A post-secondary education may not be for you yet

Sep 5, 2012 by

A post-secondary education may not be for you yet

There is hope in the air today.  The day after Labour Day marks a new year, a clean slate, and a fresh start. Youth and adults of all ages are getting prepared for the first day of classes.  It’s a day we forge a new identity and try to make a memorable first impression; some by sporting a new haircut while others do so by wearing fashionable skin-tight red jeans and Chuck Taylor sneakers.  It’s a time where we size up who we want to connect or reconnect with and who to steer clear from.  Sharing our summer stories and catching up on everyone else’s gossip, ‘epic’ stories and fairy tale dramas.  We know that some of what our friends tell us is exaggerated, but we embrace it all because we want to believe that Alfred kissed a girl, even if it was in another country – where no one speaks English and he somehow lost his cellphone, which conveniently had the only picture of her.   Walking on the campus at University of Toronto, a palpable energy can be felt as the frosh roar up and down the streets chanting silly mottos repeating the rituals of years past with painted faces and wide-eyed naiveté. The drizzling rain doesn’t prevent them from being heard or from staging a presence.  They have proclaimed their status and they want the world to know that they have arrived, not as boys and girls, but as men and women.   Very few of them understand what their marching for or what’s really in store.  But they do so anyways, because that’s what their told to do.

Many feel that post-secondary education is a necessary gateway where an adolescent transitions to adulthood.  Foolishly many parents blindly reinforce this idea and place tremendous pressure on their children to get a higher education immediately after high school.  But not enough preach the more important aspects about being young and taking the time to make a pragmatic decision.  In a time where the costs of a university or college education are becoming increasingly unaffordable it’s more important than ever to be sure about your academic aspirations.  Post-secondary education is becoming reserved only for the middle and upper classes – with the exception of those who wish to take debilitating student loans or for those who are extraordinarily gifted.   Borrowing money to obtain an education is an honourable thing, but the reality is that it’s a commitment very few of us truly understand the lasting ramifications of borrowing such vast sums.    The university setting is no longer a place where higher learning is sought for the sake of becoming a well-rounded intellect.  It has become a place we must take part for the sake of securing future monetary assurance through a job or a career.  How many 18-19 year olds are really capable of knowing that direction at such a young age?  It’s a huge responsibility and a burden many will feel the effects of many years after graduating and will be reminded of this sacrifice when facing a monthly debt repayment similar to a mortgage payment and with a similarly daunting time horizon.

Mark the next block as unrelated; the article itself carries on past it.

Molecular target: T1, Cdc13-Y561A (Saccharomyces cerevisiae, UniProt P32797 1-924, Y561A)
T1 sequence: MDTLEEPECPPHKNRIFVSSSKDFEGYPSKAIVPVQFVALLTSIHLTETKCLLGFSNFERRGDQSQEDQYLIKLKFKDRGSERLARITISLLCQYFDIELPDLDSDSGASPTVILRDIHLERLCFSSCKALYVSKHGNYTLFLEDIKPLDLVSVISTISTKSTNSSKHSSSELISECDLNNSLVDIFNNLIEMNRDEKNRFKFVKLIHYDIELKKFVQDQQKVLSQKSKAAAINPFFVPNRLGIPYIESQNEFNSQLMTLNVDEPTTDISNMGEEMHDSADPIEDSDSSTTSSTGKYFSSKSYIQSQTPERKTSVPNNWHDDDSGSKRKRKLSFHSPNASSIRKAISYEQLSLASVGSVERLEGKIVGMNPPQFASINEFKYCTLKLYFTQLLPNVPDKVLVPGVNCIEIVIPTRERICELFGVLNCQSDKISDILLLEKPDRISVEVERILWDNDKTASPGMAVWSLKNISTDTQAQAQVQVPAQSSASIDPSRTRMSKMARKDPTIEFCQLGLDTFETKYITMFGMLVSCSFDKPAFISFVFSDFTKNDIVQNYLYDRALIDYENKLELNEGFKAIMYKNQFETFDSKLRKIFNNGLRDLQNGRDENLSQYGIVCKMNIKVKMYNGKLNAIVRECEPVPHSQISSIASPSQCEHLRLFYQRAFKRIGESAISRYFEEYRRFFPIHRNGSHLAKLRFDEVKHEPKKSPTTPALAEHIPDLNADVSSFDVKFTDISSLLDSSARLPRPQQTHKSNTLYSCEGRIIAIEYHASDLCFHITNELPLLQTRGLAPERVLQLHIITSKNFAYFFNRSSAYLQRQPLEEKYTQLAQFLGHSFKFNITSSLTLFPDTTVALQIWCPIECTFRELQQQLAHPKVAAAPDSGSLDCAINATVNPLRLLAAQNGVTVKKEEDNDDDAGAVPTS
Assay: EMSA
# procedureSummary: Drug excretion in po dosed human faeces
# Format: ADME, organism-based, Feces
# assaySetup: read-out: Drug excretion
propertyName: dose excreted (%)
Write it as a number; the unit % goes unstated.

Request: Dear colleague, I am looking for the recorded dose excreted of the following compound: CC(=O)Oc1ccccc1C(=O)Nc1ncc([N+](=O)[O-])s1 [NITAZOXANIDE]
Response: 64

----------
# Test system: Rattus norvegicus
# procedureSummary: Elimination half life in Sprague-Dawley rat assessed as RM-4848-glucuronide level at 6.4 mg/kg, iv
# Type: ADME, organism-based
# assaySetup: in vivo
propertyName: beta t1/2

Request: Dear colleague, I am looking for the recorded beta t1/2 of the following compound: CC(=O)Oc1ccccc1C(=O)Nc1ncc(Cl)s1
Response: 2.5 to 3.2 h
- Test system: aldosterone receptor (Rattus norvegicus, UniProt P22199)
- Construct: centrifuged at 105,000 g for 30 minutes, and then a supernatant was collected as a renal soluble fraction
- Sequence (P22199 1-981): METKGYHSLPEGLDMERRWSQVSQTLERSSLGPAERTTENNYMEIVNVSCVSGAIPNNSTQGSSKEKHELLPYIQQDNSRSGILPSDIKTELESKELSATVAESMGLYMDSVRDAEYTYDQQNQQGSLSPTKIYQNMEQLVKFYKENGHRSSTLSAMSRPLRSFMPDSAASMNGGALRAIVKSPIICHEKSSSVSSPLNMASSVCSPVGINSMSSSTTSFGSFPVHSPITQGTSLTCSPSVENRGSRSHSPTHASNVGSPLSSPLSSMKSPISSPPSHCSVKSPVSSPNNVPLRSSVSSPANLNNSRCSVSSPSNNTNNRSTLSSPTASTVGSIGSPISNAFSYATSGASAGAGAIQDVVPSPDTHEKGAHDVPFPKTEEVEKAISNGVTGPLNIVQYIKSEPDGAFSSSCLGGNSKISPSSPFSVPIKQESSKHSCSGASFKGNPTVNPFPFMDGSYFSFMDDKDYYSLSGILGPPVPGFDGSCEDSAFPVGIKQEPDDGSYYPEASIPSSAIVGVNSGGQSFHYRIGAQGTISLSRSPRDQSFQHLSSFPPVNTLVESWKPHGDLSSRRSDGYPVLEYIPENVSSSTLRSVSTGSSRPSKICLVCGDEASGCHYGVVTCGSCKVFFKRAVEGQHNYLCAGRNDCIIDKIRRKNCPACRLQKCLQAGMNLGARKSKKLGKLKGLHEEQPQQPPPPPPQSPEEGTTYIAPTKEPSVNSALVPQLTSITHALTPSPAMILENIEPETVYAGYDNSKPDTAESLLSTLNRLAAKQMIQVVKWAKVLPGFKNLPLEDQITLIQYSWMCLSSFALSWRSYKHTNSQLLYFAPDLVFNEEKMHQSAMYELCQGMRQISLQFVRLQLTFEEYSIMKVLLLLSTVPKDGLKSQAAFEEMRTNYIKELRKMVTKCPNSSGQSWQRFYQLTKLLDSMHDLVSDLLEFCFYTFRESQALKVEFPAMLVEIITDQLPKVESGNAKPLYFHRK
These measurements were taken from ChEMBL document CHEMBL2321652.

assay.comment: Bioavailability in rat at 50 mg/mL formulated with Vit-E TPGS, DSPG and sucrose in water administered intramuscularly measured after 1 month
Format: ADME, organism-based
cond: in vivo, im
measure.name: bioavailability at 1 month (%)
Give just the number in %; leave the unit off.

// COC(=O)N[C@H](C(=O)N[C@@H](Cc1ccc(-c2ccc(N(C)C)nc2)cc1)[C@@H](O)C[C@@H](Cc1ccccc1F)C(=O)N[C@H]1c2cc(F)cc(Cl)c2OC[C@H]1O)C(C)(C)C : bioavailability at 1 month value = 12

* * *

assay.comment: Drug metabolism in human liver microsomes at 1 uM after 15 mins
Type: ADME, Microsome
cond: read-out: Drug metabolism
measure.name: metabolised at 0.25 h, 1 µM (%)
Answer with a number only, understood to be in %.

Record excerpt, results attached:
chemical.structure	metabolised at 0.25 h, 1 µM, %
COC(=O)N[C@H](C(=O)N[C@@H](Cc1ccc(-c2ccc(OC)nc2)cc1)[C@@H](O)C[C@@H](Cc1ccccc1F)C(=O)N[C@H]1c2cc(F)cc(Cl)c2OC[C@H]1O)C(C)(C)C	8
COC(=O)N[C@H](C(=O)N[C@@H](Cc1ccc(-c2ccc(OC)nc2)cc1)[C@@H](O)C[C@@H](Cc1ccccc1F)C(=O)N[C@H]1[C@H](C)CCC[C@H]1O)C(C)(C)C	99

Getting some form of post-secondary education is important for so many reasons, but for the vast majority of youth there is no hurry to decide on a life path without knowing who you really are, what you are capable of and who you want to be.  After all if you are going to invest $60,000-$100,000 on a post-secondary education shouldn’t you know some of these things? But instead so many kids are rushing through a process where they are pressured by parents and peers to keep up.   They take courses on subjects that they feel they should take, but not out of self-interest, but because they have to fulfill the requirements of a degree.  But in the process so much is lost, namely time as a youth.  What so many fail to understand is that it’s an opportunity to find out what kind of person you really are and what the world has to offer and your role in the grand scope of things.  It’s a time when youth should be working odd jobs, travelling, having your heart-broken and exploring interests – ideally all at the same time.   It’s a time where youth need to make mistakes outside the classroom, learning how to socialize, understanding the value of a dollar and how to take accountability for ones actions.  Some of these lessons can be learned in a university setting, but the pressure to perform and excel in academia complicates how people experience all these things – and in my opinion, they need to be addressed separately.  University can be a social setting, but if you haven’t been socialized beforehand it can be a very cold place.